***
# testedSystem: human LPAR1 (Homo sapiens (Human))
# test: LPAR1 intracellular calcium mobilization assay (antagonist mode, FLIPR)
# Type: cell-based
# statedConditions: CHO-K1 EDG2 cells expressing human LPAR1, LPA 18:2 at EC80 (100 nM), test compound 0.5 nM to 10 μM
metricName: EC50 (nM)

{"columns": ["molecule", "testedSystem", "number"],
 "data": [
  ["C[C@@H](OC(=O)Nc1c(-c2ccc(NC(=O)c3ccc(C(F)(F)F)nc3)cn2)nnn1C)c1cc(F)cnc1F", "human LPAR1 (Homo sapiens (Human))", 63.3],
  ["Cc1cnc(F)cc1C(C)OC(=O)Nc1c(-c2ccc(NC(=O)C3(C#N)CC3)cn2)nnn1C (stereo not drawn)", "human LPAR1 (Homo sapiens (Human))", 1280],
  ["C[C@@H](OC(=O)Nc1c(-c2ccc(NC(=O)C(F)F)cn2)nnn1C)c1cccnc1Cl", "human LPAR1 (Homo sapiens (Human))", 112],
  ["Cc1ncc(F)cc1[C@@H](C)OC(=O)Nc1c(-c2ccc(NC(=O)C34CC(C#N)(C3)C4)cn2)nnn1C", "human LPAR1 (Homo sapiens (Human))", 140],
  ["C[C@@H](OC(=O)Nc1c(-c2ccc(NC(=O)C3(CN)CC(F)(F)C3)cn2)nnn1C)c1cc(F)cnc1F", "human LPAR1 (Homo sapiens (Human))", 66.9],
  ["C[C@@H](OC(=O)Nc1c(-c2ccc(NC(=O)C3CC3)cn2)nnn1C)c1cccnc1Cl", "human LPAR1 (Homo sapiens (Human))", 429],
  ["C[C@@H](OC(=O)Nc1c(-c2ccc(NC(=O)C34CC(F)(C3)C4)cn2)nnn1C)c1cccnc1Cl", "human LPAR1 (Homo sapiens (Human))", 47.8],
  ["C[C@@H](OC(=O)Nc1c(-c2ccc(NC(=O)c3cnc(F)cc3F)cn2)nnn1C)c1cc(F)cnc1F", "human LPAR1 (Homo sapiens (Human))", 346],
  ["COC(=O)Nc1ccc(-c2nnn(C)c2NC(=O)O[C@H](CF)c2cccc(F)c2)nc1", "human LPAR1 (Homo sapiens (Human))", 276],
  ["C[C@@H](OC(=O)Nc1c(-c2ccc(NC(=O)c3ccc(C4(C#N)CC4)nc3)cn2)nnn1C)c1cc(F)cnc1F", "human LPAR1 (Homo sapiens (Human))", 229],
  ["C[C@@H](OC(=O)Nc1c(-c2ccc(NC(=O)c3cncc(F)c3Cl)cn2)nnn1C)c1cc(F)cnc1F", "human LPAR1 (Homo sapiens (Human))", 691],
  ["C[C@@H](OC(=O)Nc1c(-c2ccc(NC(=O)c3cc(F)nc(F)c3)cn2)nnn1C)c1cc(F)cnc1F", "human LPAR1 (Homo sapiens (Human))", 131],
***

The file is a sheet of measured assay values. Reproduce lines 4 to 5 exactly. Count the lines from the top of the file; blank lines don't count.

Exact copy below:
# statedConditions: CHO-K1 EDG2 cells expressing human LPAR1, LPA 18:2 at EC80 (100 nM), test compound 0.5 nM to 10 μM
metricName: EC50 (nM)